by Jeffrey Spear, President - Studio Spear

 

We’ve all experienced confusing, poorly written, grammatically incorrect and sometimes laughable menus and signage. Unfortunately, there are a surprisingly large number of exporters who employ ineffective, poorly structured and inappropriate sales messages on their front-line marketing materials.

 

Whether the fault of poorly trained translators or a lack of cultural empathy with target audiences, having poorly crafted labels, brochures, signage and other such promotional materials has questionable impact. Considering that first impressions count, I am constantly amazed by the numbers of exporters who fail to understand or appreciate the value of culturally aligned sales messages and/or appropriately crafted positioning statements.

 

There is no shortage of stories that highlight these shortcomings:

-  Coors used its slogan, "Turn It Loose," in Spanish, where it was read as "Suffer From Diarrhea."

-  Jolly Green Giant, when translated into Arabic, was read as "Intimidating Green Ogre."

-  In Chinese, the Kentucky Fried Chicken slogan "finger-lickin' good" came out as "eat your fingers off."

-  American manufacturers of Pet condensed milk introduced their product into French markets without realizing that "pet" in French means "to break wind."

 

When conducting research for food and beverage manufacturers in Eastern Europe, I came across some interesting applications of English language.

-  describing the coarse textural qualities of feta cheese as “crummy” as opposed to the more appropriate “crumbly.”

-  fruit puree made from peaches described as “mushy fruit.”

-  beet juice stating its formula contained “real blood cells.”

 

Unfortunately, these statements are merely the tip of the iceberg. Costly marketing programs are, in effect, being sabotaged by sales messages that are so poorly written and so inappropriate that they end up deflecting any prospect of sales. And while it’s easy for us to identify and criticize mistakes in English language marketing programs, there are potentially damaging mistakes being made all over the world in countless other languages.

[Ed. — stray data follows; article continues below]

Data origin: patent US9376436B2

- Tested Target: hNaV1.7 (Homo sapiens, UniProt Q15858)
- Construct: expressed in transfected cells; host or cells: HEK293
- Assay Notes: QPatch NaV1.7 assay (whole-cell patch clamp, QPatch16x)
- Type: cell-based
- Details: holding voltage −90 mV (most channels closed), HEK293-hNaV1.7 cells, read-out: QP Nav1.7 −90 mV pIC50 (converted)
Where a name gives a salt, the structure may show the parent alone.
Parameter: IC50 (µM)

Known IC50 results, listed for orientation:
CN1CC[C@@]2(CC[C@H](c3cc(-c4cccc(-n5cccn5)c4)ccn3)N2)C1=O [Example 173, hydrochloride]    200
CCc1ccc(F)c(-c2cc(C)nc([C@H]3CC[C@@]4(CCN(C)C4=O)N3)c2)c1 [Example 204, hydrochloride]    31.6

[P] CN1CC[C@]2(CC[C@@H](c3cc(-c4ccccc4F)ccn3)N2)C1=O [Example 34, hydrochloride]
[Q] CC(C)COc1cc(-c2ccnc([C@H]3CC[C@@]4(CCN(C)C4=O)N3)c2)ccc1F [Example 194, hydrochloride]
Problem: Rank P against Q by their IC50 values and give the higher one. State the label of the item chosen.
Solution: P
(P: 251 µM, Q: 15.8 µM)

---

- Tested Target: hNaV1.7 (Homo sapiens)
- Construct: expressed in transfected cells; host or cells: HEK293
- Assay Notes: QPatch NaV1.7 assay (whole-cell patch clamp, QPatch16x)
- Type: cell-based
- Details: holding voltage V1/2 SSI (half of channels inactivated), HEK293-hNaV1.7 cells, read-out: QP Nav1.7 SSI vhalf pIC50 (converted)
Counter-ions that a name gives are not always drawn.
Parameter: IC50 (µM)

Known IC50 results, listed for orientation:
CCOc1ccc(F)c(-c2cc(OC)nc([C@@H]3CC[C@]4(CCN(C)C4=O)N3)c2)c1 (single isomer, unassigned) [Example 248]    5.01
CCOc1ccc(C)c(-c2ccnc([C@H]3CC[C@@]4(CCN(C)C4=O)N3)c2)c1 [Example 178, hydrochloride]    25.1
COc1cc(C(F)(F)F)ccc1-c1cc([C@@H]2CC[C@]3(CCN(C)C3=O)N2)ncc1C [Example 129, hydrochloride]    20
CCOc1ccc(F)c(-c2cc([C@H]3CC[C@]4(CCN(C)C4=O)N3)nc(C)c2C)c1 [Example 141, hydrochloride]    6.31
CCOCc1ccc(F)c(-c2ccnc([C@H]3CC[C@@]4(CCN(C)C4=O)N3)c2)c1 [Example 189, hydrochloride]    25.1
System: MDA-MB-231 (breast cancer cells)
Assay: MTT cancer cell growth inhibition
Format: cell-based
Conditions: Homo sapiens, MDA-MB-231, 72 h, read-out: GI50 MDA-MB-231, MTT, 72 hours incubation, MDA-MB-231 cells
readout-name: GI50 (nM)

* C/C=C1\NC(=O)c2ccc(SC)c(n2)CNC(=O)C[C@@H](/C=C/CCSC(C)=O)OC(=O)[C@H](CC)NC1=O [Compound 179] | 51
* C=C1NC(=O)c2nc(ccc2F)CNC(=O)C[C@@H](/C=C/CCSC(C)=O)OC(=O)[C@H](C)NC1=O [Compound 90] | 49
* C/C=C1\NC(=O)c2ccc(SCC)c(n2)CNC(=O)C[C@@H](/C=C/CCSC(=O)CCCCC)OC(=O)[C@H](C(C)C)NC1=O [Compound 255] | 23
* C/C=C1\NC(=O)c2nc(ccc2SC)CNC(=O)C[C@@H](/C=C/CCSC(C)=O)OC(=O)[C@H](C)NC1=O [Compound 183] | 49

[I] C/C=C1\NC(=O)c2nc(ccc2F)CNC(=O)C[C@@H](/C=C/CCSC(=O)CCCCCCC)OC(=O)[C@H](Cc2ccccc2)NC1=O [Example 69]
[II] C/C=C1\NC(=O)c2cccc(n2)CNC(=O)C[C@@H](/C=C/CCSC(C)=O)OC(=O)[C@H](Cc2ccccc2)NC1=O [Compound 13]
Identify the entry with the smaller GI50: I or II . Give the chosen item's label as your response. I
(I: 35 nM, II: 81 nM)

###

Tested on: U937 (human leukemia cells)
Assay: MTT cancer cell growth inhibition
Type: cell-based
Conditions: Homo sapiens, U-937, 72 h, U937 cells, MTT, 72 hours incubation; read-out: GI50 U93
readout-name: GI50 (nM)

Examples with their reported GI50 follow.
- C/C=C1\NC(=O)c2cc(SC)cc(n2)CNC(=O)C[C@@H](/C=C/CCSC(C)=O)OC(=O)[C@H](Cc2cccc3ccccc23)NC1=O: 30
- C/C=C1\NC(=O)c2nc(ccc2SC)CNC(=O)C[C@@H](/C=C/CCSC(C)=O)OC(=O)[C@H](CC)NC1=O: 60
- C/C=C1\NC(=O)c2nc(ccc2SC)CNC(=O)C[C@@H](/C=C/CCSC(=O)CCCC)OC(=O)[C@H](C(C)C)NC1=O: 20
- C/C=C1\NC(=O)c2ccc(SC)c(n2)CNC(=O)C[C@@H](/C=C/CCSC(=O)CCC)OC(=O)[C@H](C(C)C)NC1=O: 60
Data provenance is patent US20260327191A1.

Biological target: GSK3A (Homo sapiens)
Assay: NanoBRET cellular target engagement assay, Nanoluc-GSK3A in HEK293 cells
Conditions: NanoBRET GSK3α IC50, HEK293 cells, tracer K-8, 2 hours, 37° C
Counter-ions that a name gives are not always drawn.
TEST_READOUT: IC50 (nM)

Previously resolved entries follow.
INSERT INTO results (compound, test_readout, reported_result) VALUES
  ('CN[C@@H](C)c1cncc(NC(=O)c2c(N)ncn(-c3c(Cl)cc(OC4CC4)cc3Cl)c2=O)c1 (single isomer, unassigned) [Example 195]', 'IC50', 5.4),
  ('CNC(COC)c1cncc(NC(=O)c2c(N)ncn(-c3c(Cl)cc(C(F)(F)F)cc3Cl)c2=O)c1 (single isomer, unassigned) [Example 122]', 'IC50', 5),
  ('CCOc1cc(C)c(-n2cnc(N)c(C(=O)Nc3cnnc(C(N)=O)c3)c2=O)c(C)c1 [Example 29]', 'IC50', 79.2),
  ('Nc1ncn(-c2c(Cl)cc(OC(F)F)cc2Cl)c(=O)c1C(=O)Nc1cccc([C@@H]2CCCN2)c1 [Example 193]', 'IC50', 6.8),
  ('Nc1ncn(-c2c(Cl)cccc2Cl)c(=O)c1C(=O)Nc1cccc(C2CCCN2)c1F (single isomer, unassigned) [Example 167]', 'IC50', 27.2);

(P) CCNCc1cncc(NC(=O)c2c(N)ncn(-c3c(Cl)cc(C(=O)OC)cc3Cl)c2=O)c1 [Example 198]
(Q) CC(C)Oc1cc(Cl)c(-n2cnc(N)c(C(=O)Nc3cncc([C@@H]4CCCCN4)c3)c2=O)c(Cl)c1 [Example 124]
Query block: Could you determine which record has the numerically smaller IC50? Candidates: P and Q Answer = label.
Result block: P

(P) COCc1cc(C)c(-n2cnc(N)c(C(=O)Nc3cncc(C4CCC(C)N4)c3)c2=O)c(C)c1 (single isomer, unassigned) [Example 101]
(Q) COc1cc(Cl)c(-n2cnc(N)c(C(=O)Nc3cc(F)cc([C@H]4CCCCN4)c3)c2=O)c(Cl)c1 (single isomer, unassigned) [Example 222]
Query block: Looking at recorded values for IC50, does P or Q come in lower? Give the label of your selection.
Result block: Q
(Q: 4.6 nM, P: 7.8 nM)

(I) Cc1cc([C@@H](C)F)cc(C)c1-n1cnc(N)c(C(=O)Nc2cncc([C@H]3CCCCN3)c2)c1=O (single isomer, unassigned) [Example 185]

Cultural alignment requires more than just translation. Form relationships with local marketing firms and innovative copywriters who are native to your target market. They’ll have the capacity to embrace a bit of slang or infuse indigenous themes into your pitch. With the right touch, these references could be just the thing to capture the attention, and heart, of your prospects.

 

The key to international trade is knowing your audience and speaking directly to them in a familiar tone. When you communicate in a manner that resonates both emotionally and culturally, the impact of your messages is significantly enhanced. Considering how hard it is to achieve marketing effectiveness in your own back yard, taking the time to get your words in order for international audiences is a worthwhile investment.

 

Studio Spear can help you culturally align your marketing efforts, launch international brands and develop a more robust international marketing program. For more information, contact Jeff Spear by phone: 866 787 8761 or email: jeff@studiospear.com.